Cross selling and upselling within the tour operating industry

Cross selling is trying to sell the customer an extra product, related to the product they already bought. This strategy is very well known within the airline industry, but is it also used within the tour operating industry? And how are they using it? In terms of a tour operator, cross selling could be selling an extra service like a travel insurance, or an extension of the product with an extra destination within the tour.

Cross selling is very important during the growth phase of the relationship between the customer and the provider, to guarantee the development of the relationship. Different forms of cross selling can be defined below two headings; cross-selling over time and within the product range. Cross selling over time occurs when a customer buys two of more of the same product at one time, when a customer buys two of more of different products at one time, or when a customer buys a second or third product at a later time. Cross selling within the product range occurs when a customer within the same product category, or when a customer expands the products by buying a product from another category (Peelen & Beltman, 2013).

An example of cross selling within the tour operating industry is selling a cancel and travel insurance with a trip. TUI offers this kind of cross selling during the booking process with the choice of one or both of the insurances, the duration of the insurance, and the possibility the upgrade the insurance to all risk or comfort. Another example of cross selling by TUI is giving the option to not only book carry-on luggage, but also check-in luggage (TUI Nederland, 2016; TUI Nederland, 2016).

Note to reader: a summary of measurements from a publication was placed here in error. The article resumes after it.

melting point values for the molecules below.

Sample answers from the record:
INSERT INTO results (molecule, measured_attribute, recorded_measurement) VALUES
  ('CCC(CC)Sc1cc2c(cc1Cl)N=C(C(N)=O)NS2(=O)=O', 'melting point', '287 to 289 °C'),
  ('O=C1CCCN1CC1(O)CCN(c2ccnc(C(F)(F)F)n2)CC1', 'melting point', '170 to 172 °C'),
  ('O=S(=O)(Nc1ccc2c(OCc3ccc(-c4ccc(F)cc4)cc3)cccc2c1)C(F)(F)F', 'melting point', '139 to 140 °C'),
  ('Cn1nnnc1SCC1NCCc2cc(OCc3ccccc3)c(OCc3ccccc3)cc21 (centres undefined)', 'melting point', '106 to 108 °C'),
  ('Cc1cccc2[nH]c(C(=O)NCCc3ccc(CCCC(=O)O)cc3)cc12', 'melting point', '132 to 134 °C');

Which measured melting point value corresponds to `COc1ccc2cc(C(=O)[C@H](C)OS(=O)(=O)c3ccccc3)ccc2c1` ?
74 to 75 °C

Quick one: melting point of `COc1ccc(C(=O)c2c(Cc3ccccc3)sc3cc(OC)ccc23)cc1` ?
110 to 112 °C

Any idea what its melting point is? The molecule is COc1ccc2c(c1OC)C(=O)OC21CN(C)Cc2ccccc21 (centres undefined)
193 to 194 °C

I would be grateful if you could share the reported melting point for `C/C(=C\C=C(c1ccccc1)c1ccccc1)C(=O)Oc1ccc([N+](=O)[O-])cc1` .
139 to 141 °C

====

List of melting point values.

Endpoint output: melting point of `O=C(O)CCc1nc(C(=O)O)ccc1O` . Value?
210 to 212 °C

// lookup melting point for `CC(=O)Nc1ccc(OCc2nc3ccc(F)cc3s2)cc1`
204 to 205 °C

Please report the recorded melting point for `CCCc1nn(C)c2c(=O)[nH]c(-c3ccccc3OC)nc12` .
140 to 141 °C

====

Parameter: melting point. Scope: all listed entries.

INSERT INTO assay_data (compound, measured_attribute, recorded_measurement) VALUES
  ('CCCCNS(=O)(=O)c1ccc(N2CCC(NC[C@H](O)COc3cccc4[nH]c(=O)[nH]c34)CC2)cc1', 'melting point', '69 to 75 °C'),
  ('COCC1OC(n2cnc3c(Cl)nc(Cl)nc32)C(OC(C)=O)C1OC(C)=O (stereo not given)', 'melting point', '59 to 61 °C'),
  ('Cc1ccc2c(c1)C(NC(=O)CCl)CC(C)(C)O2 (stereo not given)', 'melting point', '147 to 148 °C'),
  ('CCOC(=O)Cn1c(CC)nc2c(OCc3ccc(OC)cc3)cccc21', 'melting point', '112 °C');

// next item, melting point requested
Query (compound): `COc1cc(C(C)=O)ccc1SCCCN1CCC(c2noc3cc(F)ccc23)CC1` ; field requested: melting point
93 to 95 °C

Upselling is also used within by tour operators. Upselling is trying to sell the customer an upgraded/more expensive product. Kras is upselling by trying to sell additional nights with their organised trips. For example with a trip to Andalusia, Spain, they give the option to expand the trip with three additional nights in La Cala de Mijas (Kras, 2016). TUI tries to upsell too, by offering an upgrade to a comfort class chair on their flight (Management Goeroes, 2014; TUI Nederland, 2016).

But how is cross selling connected with data usage? Companies use data they obtained to look what kind of products the customer already bought and what others bought. Websites also check what items the customer looked at earlier and give recommendations for cross sell products while their still shopping (Semmelroth, 2016).


Kras. (2016). Rondreis Spanje, Krakateristiek Andalusië. Retrieved September 29, 2016, from Kras:

Management Goeroes. (2014, January 4). Upselling. Retrieved September 29, 2016, from Management Goeroes:

Peelen, E., & Beltman, R. (2013). 9.2 Cross-selling. In E. Peelen, & R. Beltman, Customer Relationship Management (pp. 167-173). Harlow: Pearson Education Limited.

Semmelroth, D. (2016). How to use data driven marketing to cross-sell to your customers. Retrieved October 2, 2016, from Dummies:

TUI Nederland. (2016). Reizigers & Bagage. Retrieved September 29, 2016, from TUI:

TUI Nederland. (2016). Verzekeringen. Retrieved September 29, 2016, from TUI:

TUI Nederland. (2016). Vluchtkeuze. Retrieved September 29, 2016, from TUI:



3 thoughts on “Cross selling and upselling within the tour operating industry”

  1. Crosselling as such is nothing new Chantal and done for as long as the travel industry exists. It has always been and still is an important additional source of income, still predominantly generated in the (on-&offline) bookingflow. The question how to generate additional upselling throughout the rest of the Customer Journey is much more interesting. Modern technology offers great possibilities to provide the customer with relevant and personalized tips/services at the various touch points in the C.J (pre-trip/ in-trip) and as such enhancing customer engagement =>resulting in upselling. This needs investing in sophisticated CRM tooling, good content and adequate touchpoint technology to communicate with the customer.


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